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Writing Tax Drivers

Like payment and shipping drivers, tax drivers allow you to calculate the amount of tax to add to an order. WebGUI already comes with two tax drivers that will handle almost any need in the US and Europe, but since taxes can be even more confusing than payment and shipping, WebGUI allows you to write your own tax driver.

 

API Highlights

WebGUI comes with two tax drivers. The Generic driver takes the cart's shipping address and applies tax based on a configured tax table. The EU driver handles Europe's VAT system and connects to an external system to validate VAT numbers. These are both excellent examples of fully-featured tax handling systems.

 

The Master Classes

Before you begin to write your own tax driver, you'll want to take a look at WebGUI::Shop::Tax and WebGUI::Shop::TaxDriver. As before, WebGUI::Shop::Tax is the management interface to tax drivers, and WebGUI::Shop::TaxDriver is the class your driver must inherit from.

 

Also as before, tax drivers are allowed to have their own www_ methods that can be accessed through a URL like this:

 

/home?shop=tax;method=do;do=someMethod

 

The someMethod refers to the www_someMethod in your tax driver.

 

The Basics

There is only one important method in a tax driver: getTaxRate. Given a WebGUI::Asset::Sku and a WebGUI::Shop::Address, it returns a tax rate in percents (19 is 19% tax).

 

Since it is called on each SKU individually, you can customize the tax rate for every SKU (like some places where food is not taxed unless it is prepared for you).

 

There are three types of configuration for taxes. First, the driver has its own configuration in getConfigurationScreen. Second, the driver can expose a form for every SKU to have some tax configuration options of its own with skuFormDefinition. Last, the driver can expose configuration options tied to a user account with getUserScreen.

 

A Simple Tax Driver Example

This example demonstrates how to write a tax driver that lets you choose one tax rate for everything, and allows individual SKUs to be marked as tax-exempt.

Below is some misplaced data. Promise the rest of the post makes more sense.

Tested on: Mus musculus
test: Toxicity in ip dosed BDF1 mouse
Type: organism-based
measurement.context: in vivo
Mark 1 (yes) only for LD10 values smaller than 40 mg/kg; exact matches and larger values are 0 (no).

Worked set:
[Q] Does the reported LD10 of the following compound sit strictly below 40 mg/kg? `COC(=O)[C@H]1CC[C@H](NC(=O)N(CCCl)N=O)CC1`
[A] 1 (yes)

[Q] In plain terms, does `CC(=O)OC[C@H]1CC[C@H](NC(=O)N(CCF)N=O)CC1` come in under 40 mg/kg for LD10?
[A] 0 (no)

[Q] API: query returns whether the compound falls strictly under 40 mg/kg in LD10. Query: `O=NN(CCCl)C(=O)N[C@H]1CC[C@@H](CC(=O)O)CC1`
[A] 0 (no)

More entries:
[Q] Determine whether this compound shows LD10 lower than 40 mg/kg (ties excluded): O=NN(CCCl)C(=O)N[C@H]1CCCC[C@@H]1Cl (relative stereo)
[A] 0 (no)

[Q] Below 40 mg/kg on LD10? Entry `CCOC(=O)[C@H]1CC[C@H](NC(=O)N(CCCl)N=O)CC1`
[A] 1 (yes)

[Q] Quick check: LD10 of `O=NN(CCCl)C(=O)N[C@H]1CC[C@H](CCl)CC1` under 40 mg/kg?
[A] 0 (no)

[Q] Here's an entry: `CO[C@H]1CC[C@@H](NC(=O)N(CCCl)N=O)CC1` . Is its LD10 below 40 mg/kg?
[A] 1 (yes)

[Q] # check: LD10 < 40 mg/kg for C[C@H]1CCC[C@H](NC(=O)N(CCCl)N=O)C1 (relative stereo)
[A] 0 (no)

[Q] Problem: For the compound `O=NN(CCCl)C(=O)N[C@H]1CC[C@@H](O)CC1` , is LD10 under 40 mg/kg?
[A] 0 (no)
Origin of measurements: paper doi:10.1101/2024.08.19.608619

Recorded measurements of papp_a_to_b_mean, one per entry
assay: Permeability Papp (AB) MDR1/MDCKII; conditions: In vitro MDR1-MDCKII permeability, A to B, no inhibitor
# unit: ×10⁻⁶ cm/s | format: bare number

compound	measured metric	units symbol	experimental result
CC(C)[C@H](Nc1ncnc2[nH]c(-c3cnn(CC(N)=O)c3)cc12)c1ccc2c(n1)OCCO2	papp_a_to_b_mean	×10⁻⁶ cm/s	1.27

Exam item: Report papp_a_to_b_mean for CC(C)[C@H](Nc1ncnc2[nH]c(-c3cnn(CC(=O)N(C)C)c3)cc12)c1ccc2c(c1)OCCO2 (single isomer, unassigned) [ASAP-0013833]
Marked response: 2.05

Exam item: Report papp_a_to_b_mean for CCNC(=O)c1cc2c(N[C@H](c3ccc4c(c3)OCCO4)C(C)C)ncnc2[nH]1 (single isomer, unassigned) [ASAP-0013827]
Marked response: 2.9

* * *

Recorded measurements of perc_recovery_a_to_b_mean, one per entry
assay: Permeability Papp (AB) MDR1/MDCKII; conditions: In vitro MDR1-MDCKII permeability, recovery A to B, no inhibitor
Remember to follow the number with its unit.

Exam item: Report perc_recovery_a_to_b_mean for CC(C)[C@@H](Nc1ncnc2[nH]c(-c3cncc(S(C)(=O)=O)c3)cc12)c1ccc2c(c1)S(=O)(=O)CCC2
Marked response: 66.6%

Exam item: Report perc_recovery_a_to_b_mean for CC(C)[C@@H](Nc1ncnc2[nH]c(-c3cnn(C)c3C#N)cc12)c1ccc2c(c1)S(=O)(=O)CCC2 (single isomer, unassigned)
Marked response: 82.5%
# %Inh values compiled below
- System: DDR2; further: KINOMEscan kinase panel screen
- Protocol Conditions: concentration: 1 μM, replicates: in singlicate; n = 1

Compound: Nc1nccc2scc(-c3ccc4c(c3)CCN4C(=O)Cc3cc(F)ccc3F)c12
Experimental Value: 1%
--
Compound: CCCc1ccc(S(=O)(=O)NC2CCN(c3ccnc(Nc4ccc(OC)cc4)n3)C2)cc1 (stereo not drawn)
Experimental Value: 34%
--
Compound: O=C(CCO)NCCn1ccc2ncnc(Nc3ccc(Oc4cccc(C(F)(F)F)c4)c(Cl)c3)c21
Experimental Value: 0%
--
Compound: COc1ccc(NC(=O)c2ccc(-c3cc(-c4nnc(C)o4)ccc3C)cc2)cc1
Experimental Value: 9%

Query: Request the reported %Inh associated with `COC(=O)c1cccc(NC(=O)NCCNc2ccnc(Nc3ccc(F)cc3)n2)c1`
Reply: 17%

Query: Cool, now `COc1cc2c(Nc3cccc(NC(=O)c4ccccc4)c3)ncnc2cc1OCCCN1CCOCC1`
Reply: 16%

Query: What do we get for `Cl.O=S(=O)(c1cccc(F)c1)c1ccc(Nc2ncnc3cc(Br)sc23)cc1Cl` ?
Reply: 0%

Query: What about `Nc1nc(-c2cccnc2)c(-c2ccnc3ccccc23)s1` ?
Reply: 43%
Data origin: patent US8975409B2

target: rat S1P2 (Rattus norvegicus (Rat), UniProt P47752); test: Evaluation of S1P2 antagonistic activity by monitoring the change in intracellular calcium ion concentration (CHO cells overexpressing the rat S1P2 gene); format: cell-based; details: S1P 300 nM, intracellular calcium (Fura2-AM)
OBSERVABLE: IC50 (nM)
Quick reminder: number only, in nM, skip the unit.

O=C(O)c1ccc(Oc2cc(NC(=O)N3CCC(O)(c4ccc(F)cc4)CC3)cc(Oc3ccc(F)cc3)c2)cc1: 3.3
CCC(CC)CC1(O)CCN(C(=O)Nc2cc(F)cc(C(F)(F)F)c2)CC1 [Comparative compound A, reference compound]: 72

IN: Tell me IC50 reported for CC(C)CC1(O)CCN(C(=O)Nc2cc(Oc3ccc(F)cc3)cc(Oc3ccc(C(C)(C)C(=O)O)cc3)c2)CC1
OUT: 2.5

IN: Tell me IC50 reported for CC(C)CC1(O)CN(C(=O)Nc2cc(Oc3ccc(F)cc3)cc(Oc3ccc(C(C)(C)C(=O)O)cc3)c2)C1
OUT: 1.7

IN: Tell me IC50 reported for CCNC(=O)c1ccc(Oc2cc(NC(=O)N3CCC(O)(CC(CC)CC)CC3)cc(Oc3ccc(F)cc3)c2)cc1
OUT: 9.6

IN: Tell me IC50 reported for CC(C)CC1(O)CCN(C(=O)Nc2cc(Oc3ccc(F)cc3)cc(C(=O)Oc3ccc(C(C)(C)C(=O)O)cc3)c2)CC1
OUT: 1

To start, make the driver a subclass of the base TaxDriver.

 

package WebGUI::Shop::TaxDriver::Simple;



use strict;

use base 'WebGUI::Shop::TaxDriver';



# Return the class name so WebGUI knows what to look for

sub className { return __PACKAGE__; }

 

Next, set up a configuration screen for the shop admin to enter the tax rate.

 

sub getConfigurationScreen {

my ( $self ) = @_;

my $session = $self->session;

my $hf = WebGUI::HTMLForm->new( $session );

 

You also need to handle the saving of the form, so make the form target the www_saveConfiguration method of your driver. This will make a URL like ...?shop=tax;method=do;do=saveConfiguration.

 

$hf->hidden( name => 'shop', value => 'tax' );

$hf->hidden( name => 'method', value => 'do' );

$hf->hidden( name => 'do', value => 'saveConfiguration' );

 

Finally, add the field to input the tax rate you want. Like other places in WebGUI, you can use the get() method to get a configuration value.

 

$hf->text(

name => 'taxRate',

label => 'Tax Rate',

value => $self->get('taxRate'),

);

$hf->submit();

return $hf->print;

}

 

Of course, we need to make a www_saveConfiguration method to save our configuration.

 

sub www_saveConfiguration {

my ( $self ) = @_;

my $session = $self->session;

my ( $form ) = $session->quick(qw{ form });

$self->update({ taxRate => $form->get('taxRate') });

return ''; # Send us back to the config screen

}

 

You may need to be able to mark individual SKUs as tax-exempt. To do this, override the skuFormDefinition method to give a hash reference of field configuration.

 

sub skuFormDefinition {

my ( $self ) = @_;

return {

isTaxExempt => {

fieldType => 'yesNo',

label => “Is Tax Exempt?”

},

};

}

 

Finally, write the method that will return the tax rate for the item.

 

sub getTaxRate {

my ( $self, $sku, $address ) = @_;

if ( $sku->getTaxConfiguration( $self->className )->{ isTaxExempt } ) {

return 0;

}

else {

return $self->get('taxRate');

}

}

 

Now, you just need to add your class to the “taxDrivers” configuration in the site configuration file and restart the server. Once a driver is chosen, the configuration forms will appear and you will be able to enter tax information.

 

The full module should look like this:

 

package WebGUI::Shop::TaxDriver::Simple;



use strict;

use base 'WebGUI::Shop::TaxDriver';



# Return the class name so WebGUI knows what to look for

sub className { return __PACKAGE__; }



sub getConfigurationScreen {

my ( $self ) = @_;

my $session = $self->session;

my $hf = WebGUI::HTMLForm->new( $session );

$hf->hidden( name => 'shop', value => 'tax' );

$hf->hidden( name => 'method', value => 'do' );

$hf->hidden( name => 'do', value => 'saveConfiguration' );

$hf->text(

name => 'taxRate',

label => 'Tax Rate',

value => $self->get('taxRate'),

);

$hf->submit();

return $hf->print;

}



sub www_saveConfiguration {

my ( $self ) = @_;

my $session = $self->session;

my ( $form ) = $session->quick(qw{ form });

$self->update({ taxRate => $form->get('taxRate') });

return '';

}



sub getTaxRate {

my ( $self, $sku, $address ) = @_;

if ( $sku->getTaxConfiguration( $self->className )->{ isTaxExempt } ) {

return 0;

}

else {

return $self->get('taxRate');

}

}



sub skuFormDefinition {

my ( $self ) = @_;

return {

isTaxExempt => {

fieldType => 'yesNo',

label => "Is Tax Exempt",

},

};

}



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Keywords: API tax taxes

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